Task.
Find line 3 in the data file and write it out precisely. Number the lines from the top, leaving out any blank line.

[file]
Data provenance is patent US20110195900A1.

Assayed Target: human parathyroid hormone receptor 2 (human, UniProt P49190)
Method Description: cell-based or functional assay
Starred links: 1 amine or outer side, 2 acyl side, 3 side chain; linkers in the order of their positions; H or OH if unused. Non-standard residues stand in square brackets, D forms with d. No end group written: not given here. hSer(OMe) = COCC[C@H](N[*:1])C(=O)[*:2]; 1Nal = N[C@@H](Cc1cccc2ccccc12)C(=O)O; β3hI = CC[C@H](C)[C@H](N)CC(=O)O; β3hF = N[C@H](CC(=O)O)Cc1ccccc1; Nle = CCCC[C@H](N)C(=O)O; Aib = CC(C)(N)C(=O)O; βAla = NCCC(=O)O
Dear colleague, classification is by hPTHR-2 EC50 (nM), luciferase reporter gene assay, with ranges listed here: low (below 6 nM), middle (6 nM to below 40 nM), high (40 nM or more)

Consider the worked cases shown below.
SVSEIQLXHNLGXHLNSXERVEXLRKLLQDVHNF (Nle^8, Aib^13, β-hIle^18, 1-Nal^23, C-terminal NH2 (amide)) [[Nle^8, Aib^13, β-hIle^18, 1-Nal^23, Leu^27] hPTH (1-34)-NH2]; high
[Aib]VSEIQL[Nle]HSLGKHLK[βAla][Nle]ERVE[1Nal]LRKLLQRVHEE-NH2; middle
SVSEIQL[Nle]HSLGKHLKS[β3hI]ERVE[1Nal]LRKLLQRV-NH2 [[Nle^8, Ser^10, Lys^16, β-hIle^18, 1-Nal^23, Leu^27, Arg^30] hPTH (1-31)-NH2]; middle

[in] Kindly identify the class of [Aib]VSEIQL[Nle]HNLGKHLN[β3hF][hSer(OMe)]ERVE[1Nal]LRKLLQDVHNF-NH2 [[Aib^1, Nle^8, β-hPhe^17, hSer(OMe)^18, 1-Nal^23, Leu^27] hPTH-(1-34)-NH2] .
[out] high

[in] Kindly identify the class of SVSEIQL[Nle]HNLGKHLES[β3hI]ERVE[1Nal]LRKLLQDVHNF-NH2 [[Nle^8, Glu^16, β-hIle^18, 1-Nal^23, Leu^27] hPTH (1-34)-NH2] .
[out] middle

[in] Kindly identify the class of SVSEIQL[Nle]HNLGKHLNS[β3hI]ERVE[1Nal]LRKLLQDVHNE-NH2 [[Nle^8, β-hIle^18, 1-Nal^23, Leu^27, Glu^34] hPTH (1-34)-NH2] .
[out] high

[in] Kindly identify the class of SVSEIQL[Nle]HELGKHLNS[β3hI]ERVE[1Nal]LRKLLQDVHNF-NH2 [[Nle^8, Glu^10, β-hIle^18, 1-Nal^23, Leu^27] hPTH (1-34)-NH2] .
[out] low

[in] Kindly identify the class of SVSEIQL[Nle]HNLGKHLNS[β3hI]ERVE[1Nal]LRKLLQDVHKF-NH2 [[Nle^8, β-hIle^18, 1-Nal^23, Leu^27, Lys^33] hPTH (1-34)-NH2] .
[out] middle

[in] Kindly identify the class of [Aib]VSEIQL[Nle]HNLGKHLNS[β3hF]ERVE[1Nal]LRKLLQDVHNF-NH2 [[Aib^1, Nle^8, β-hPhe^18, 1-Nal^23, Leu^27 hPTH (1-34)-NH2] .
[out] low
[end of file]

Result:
Method Description: cell-based or functional assay